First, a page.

In Australia, we have snakes. And private schools. And private school girls. And horny private school girls. And horny private school girls who get bitten by snakes.
Now get your head out of the gutter.
Just kidding, turns out the gutter's a great place to be when reading this one.
Reflection: “A Snake Down Under” by Glenda Adams
In my first reading of this text, I made a point of not acknowledging the sexual innuendo in the title A Snake Down Under. Consequently, I initially read ASDU by Glenda Adams as a disjointed short story about protection from dangerous wildlife mixed with religion-induced sexual tension, linked only by the witty final sentence: “My friend said, ‘Did it offer you an apple?’” As I explored the text in class, group discussions pushed me to recognise the double entendre in the title and thus recognise darker sexual themes perforating throughout the whole story.
In ASDU, Adams uses polysemy and symbolism to superficially tell one story, while telling a much more sinister story beneath that guise (Moon, 2001). While a snake is literally a legless reptile, in the sense of this text I took the word snake to also mean (at varying times) phallus, temptation, sin, predator, dangerous man and sexual violation. Teachers may also be symbolic of the conventional wisdom of the Dominant Discourse (Gee, 1991). By reading these double-meanings into the narrative, my interpretation of each snake-related event changed drastically. For example, in the middle of the story a girl sits on a snake which bites her. She doesn’t tell anyone until it’s too late, and then she dies from the snake’s venom. Unlike other scenarios in the text where snakes approach girls, in this instance the girl goes to the snake, which (assuming that the snake is a sexual predator) suggests to me that she has been abused by someone she should have been able to trust. In isolation, I suspected that the snake may a family member. However, given the frequent religious references (in the setting of an Anglican school) and the introduction of a preacher later in ASDU, I think there’s sufficient textual evidence to suggest that the perpetrator is a member of the school staff or the clergy.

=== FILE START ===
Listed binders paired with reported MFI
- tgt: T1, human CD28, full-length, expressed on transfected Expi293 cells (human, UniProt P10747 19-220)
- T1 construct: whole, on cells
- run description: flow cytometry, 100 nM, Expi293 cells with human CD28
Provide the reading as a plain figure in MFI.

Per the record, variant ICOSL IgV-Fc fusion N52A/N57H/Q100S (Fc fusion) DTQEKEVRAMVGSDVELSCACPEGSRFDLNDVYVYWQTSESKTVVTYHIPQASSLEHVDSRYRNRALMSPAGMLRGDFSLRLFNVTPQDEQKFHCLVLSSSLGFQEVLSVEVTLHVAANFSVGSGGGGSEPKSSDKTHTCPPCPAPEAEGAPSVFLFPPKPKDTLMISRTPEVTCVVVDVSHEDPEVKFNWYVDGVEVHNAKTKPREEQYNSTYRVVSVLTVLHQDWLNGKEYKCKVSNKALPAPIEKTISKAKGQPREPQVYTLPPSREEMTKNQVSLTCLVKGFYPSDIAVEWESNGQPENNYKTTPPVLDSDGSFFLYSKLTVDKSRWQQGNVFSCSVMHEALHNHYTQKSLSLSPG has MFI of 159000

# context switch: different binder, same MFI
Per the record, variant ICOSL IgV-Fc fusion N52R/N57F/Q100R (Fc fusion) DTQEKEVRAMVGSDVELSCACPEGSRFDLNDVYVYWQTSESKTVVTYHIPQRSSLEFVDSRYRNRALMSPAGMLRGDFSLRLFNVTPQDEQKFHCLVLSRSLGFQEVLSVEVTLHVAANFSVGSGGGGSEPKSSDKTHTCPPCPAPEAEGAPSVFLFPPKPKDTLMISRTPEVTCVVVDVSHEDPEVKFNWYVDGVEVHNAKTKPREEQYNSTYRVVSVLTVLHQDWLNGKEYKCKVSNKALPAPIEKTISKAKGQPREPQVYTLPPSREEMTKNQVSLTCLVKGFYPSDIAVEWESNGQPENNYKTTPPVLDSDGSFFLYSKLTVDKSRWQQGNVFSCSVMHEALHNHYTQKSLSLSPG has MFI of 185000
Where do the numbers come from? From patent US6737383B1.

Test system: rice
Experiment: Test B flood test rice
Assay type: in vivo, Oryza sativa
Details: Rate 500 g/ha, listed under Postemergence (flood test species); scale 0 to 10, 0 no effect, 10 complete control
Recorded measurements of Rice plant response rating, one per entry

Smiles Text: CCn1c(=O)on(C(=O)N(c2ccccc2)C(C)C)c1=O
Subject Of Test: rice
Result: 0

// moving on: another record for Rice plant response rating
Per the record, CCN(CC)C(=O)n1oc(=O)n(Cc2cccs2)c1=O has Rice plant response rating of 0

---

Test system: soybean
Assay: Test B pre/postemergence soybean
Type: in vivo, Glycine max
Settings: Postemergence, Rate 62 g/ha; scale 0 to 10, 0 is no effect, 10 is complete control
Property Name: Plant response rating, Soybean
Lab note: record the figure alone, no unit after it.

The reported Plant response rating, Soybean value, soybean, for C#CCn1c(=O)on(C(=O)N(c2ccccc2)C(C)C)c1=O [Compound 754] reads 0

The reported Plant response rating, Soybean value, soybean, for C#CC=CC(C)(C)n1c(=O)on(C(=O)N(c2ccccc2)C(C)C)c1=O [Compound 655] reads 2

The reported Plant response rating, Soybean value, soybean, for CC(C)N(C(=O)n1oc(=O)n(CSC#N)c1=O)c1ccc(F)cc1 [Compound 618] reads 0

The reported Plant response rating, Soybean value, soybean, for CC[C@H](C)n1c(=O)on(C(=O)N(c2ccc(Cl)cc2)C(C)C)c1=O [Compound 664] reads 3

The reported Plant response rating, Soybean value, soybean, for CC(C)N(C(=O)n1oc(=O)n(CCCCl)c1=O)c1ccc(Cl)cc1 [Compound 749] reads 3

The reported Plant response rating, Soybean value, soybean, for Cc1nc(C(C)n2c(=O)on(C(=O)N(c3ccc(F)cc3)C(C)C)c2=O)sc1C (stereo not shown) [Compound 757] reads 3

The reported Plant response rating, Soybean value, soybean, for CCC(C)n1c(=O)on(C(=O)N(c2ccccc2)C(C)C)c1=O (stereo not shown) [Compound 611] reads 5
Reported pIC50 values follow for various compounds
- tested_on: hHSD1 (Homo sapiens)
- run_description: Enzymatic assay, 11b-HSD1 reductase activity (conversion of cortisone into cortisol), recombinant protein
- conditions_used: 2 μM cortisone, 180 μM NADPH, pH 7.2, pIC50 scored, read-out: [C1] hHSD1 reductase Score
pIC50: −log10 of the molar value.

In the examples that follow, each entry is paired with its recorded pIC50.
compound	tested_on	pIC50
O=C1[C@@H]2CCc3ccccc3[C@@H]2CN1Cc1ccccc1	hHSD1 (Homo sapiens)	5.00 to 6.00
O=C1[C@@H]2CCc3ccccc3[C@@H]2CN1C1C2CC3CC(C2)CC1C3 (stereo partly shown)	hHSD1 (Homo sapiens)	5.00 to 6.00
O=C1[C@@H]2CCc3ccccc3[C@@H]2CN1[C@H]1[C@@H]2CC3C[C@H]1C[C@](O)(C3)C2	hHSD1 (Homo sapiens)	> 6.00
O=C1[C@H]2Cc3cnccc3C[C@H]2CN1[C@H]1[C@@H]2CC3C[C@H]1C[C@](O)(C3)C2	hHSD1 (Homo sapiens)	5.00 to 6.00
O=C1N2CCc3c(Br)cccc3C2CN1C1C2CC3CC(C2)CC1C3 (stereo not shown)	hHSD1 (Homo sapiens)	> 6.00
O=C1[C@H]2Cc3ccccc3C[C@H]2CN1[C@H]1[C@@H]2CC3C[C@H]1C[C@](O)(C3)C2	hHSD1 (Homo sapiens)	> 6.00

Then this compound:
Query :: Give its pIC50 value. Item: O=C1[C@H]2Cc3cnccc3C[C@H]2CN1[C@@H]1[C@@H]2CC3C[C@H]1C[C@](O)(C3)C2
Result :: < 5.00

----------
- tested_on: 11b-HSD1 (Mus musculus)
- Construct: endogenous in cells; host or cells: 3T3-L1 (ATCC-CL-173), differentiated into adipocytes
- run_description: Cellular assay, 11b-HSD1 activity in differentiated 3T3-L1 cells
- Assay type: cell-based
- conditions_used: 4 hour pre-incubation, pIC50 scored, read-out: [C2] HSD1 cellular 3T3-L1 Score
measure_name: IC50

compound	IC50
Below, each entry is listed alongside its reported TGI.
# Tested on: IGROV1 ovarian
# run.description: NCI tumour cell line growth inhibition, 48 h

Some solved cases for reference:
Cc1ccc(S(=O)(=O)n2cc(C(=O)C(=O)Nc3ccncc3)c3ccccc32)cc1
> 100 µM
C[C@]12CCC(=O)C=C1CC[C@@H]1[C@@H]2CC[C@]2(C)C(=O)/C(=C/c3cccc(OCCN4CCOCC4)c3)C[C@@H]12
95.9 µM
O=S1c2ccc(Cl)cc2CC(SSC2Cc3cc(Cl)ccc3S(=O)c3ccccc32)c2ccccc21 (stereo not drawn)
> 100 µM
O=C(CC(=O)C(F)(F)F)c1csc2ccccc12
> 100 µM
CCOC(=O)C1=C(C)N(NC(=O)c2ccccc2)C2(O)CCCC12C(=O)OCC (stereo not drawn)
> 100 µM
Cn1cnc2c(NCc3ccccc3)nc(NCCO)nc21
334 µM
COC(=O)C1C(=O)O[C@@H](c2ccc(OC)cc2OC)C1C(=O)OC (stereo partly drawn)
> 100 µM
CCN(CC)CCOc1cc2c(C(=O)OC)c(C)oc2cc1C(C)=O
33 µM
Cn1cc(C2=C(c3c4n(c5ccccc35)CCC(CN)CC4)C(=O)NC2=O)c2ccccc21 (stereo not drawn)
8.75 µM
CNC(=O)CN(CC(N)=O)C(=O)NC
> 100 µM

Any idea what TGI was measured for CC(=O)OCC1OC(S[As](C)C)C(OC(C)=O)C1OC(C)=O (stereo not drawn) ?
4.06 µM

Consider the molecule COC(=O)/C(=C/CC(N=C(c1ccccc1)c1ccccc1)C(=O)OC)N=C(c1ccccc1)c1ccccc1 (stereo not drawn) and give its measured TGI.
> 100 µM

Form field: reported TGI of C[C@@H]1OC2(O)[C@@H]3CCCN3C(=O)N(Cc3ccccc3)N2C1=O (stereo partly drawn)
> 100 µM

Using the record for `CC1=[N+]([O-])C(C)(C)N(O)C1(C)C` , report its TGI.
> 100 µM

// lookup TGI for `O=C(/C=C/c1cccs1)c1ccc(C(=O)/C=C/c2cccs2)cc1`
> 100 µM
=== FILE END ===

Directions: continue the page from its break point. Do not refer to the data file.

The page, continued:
As a Christian, a man and a pre-service teacher, I’m inclined to take a resistant reading to this text. ASDU presents Christianity as a source of arbitrary sexual repression, and possibly sexual violation. The teachers in the text, though perhaps well-meaning, teach the girls to respond to sexual abuse passively, and in doing so enable abuse. Likewise, males are generally regarded as snakes and are never positioned in a positive light. My resistance is perhaps amplified by living in a culture where abuse in the church is a hot topic; religion is seen as arbitrary; teacher-student sex scandals frequent the news; and a man can’t photograph his children without being suspected of paedophilia. Christianity and masculinity gain no positive representation in the text, and teachers are at best misguided. From this I infer that the author is seeking to vilify religion, men (or a socially accepted form of masculinity) (Cameron, 2005), teachers, and perhaps society as a whole. Despite my inclination towards resistance, I must concede that there is truth in these aspects of the text. While many Christians, men and teachers hate sexual abuse and aspire to protect people from becoming victims, there certainly are Christians, men and teachers who commit or enable sexual abuse.
It would be foolish to recognise negativity in Adams’ assessment of those whom she represents as snakes without also recognising the way she challenges femininity. It appears to me that Adams agrees with the position that gender is a social construct (Cameron, 2005), unlike sex which is biological categorisation. From this position, I interpret her representation of conventional femininity to be resistant. ASDU shows how girls can be acculturated into behaving like silent, motionless automatons to their own detriment. The text also shows the narrator “br[eaking] the rules” by being loud, violent and unrestrained in the face of danger, which results in the snake leaving her unscathed.
In my eyes, the two most potent elements of ASDU are the literary use of allegory through polysemy and symbolism; and resistance to social constructs. By critically analysing the polysemic structure of the text, students may learn the significance of hidden meanings in texts. Students will therefore be better equipped to identify and challenge both superficial and deep elements of a broad variety of texts. Likewise, by critically analysing Adams’ representations of religious institutions, educational institutions, masculinity, femininity, ethnicity and society as a system, students may learn to question the social constructs that they take for granted and consider alternative ways of being.